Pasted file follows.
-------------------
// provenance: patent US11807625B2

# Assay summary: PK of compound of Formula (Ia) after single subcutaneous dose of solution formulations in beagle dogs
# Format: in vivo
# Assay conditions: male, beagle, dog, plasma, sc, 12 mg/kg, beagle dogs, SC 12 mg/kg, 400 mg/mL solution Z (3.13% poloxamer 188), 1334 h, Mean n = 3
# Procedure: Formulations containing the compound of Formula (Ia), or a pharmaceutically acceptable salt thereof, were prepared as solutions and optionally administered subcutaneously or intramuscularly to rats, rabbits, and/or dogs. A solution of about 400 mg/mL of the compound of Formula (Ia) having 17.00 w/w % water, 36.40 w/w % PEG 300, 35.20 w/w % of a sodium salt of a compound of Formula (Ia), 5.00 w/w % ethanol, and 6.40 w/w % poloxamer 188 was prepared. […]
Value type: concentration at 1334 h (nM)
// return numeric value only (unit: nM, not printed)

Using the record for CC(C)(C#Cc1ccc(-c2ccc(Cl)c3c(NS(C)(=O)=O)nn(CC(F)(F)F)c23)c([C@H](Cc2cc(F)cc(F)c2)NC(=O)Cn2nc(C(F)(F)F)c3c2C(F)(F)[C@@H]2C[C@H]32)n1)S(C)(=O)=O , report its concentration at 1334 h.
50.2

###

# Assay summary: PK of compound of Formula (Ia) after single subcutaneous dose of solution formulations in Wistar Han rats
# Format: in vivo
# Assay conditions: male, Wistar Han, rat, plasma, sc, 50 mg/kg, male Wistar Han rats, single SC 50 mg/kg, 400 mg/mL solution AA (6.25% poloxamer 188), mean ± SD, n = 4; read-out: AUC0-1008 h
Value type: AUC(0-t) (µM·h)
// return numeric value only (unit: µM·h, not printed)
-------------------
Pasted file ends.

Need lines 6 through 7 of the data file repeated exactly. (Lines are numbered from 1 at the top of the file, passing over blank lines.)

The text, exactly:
Value type: concentration at 1334 h (nM)
// return numeric value only (unit: nM, not printed)